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Boy King ignored Senate warnings before invasion

Discussion in 'Political Discussion' started by PressCoverage, May 25, 2007.

  1. PressCoverage

    PressCoverage Banned

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    Bush Ignored Senate’s Pre-War Intelligence Warning of Post-War Fiasco »

    Yesterday, a White House correspondent candidly asked Bush why the American people should trust him as “a credible messenger on the war,” in light of the major mistakes he has made since first invading Iraq:

    Q: The majority in the public, a growing number of Republicans, appear not to trust you any longer to be able to carry out this policy successfully. Can you explain why you believe you’re still a credible messenger on the war?

    BUSH: I’m credible because I read the intelligence, David. ​
    Watch it:

    Today, the Senate Select Committee on Intelligence released pre-war intelligence that warned the Bush administration in early 2003 that invading Iraq could create massive internal strife, giving extremist groups like al Qaeda new opportunities to expand their influence.

    The U.S. intelligence community’s pre-war clairvoyance is notable. While there was originally no link between al Qaeda and Iraq, they accurately predicted how a U.S. invasion would ignite Islamic sentiment against the U.S., allowing terrorists networks like al Qaeda to resurge elsewhere and disrupt regional stability. Some highlights of the report:

    “A stable democratic government in postwar Iraq would be a long, difficult, and probably turbulent challenge.”

    “Al Qa’ida probably would see an opportunity to accelerate its operational tempo and increase terrorist attacks during and after a U.S.-Iraq war.”

    “Rogue ex-regime elements could forge an alliance with existing terrorist organizations or act independently to wage guerilla warfare against the new government or Coalition forces.”

    “A US-led defeat and occupation of Arab Iraq would boost proponents of political Islam and would result in ‘calls for the people of the region to unite and build up defenses against the West.’”
    “Funds for terrorist groups probably would increase as a result of Muslim outrage over US action.”​

    But like several other reports, the Bush administration dismissed these predictions. “The committee also found that the warnings predicting what would happen after the U.S.-led invasion were circulated widely in government, including to the Defense Department and the Office of the Vice President.”

    Four years after the invasion, these predictions have become reality. Al Qaeda is resurging in Afghanistan and Pakistan, partly funded by allies in Iraq. Anti-U.S. sentiment in the Middle East continues to rise.

    Does Bush really “read the intelligence?”

    Read the intelligence report HERE.
    Last edited: May 25, 2007
  2. DarrylS

    DarrylS PatsFans.com Supporter PatsFans.com Supporter

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    If you know the enemy and know yourself, you need not fear the result of a hundred battles. If you know yourself but not the enemy, for every victory gained you will also suffer a defeat. If you know neither the enemy nor yourself, you will succumb in every battle.
    - Sun Tzu
  3. mikey

    mikey Rookie

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    QUESTION: The majority in the public, a growing number of Republicans, appear not to trust you any longer to be able to carry out this policy successfully. Can you explain why you believe you’re still a credible messenger on the war?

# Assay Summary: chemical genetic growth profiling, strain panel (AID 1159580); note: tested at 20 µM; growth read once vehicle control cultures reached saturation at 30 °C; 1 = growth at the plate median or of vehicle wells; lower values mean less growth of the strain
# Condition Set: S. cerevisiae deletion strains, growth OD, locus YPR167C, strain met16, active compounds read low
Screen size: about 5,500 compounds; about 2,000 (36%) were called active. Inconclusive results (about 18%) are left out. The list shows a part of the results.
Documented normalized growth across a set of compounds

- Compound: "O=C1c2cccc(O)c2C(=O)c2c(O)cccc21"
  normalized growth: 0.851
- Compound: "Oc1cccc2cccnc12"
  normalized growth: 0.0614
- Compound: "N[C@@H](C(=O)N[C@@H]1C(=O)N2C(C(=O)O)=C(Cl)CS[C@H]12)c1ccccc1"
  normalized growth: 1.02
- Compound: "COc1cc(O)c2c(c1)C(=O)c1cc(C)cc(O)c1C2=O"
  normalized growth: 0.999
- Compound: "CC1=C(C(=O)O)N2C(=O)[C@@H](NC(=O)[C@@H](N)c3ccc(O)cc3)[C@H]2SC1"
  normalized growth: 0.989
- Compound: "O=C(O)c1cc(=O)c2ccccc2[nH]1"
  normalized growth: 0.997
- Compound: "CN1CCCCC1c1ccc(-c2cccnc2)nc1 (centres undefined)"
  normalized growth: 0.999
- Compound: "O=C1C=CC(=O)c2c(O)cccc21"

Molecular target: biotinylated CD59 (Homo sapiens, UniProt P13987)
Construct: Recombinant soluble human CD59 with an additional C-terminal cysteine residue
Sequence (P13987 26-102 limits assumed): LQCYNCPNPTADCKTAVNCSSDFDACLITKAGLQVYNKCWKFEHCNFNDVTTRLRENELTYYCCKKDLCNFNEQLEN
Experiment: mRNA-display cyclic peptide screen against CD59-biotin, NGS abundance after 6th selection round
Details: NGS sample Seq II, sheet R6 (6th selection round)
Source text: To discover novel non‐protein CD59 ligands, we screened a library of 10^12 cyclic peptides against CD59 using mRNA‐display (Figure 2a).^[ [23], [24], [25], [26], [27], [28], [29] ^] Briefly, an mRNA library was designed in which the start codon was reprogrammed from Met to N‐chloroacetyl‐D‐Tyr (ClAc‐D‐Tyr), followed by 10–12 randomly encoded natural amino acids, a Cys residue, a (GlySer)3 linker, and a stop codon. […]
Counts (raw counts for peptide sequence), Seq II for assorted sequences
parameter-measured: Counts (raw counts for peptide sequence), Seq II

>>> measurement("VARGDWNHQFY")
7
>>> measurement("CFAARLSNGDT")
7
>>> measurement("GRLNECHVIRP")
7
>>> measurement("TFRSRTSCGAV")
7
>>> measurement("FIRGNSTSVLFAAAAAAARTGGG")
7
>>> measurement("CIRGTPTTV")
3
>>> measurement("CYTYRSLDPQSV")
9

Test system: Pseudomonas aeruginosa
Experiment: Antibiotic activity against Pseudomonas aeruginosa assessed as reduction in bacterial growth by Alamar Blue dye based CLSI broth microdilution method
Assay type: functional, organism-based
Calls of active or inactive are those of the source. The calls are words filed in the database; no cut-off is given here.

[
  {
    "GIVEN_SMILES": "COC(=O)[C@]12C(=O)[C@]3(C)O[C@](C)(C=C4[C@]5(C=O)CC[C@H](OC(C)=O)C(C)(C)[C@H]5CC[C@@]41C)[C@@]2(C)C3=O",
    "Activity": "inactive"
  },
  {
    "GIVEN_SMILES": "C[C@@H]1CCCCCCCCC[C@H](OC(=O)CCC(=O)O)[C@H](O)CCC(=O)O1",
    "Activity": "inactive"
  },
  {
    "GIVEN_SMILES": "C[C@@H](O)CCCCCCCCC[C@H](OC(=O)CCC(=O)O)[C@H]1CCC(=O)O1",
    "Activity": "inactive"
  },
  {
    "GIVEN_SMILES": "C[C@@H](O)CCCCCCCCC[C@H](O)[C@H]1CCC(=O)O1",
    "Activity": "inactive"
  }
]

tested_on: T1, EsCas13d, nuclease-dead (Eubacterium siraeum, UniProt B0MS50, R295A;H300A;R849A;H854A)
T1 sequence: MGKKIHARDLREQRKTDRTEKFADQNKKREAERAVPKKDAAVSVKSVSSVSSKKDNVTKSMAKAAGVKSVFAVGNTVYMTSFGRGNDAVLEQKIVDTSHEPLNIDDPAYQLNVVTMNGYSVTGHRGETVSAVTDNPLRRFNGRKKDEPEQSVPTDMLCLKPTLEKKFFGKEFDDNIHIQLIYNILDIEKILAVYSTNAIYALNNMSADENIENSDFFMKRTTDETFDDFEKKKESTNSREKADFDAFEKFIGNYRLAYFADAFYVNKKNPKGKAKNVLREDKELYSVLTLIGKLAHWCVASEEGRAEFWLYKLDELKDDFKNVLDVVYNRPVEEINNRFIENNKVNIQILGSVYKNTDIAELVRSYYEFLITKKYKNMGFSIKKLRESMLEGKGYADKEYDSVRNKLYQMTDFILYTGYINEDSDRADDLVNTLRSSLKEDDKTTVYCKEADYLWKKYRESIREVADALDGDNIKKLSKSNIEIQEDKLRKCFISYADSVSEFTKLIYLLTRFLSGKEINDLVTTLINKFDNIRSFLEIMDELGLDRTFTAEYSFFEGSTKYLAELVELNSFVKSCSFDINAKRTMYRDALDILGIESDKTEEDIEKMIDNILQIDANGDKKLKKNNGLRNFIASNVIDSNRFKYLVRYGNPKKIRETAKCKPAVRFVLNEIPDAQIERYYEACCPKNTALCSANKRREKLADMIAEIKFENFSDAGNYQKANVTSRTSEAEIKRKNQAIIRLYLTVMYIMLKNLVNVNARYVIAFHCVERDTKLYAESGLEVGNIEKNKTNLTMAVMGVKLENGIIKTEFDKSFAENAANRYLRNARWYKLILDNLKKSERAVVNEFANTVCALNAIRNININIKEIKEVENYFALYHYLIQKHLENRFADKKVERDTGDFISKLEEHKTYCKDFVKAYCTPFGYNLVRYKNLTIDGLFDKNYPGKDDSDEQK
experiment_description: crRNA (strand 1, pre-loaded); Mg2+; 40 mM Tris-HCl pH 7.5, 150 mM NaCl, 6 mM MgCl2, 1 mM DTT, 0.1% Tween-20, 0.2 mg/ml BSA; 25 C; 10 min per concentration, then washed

BUSH's Answer: I’m credible because I read the intelligence, David. [/quote]


    What a MORONIC response.

    The guy is a certified buffoon.

    .
    Last edited: May 25, 2007
  4. PressCoverage

    PressCoverage Banned

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    he didn't read any gawddammed intelligence... he was spoonfed by Cheney and others... this president doesn't read much of anything... certainly not the dossiere he received on 8/6/01...
  5. PatsFanInVa

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    "All the intelligence I need is in the Book of Revelation..."
  6. Real World

    Real World Moderator Staff Member

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    One question, if the senate warned him about all that was going to go wrong, why did they still vote for the war, as opposed to against giving the authority for it?
  7. PressCoverage

    PressCoverage Banned

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    gosh... 23 senators voted against giving the authority for it...

    regardless, what does that have to do with them providing warnings (all of which have come true), and then the administration saying for years "it was impossible to predict... (blah blah blah)?"
  8. wistahpatsfan

    wistahpatsfan Rookie

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    RW,
    Are you just conducting an exercise in debate tactics?
    I agree with you that Congress is just as responsible as the president regardless of who originated the whole insane project without a plan (Bush). I think most of those who oppose the war agree too. The point of the thread is that this imbecile ignored warnings that were clear and it could be reasonably said that he did so on purpose. Forget about deflecting blame for a minute. The focus here is on the actions of the President, who has a special individual responsibility, don't you think?
  9. scout

    scout Rookie

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    #15 Jersey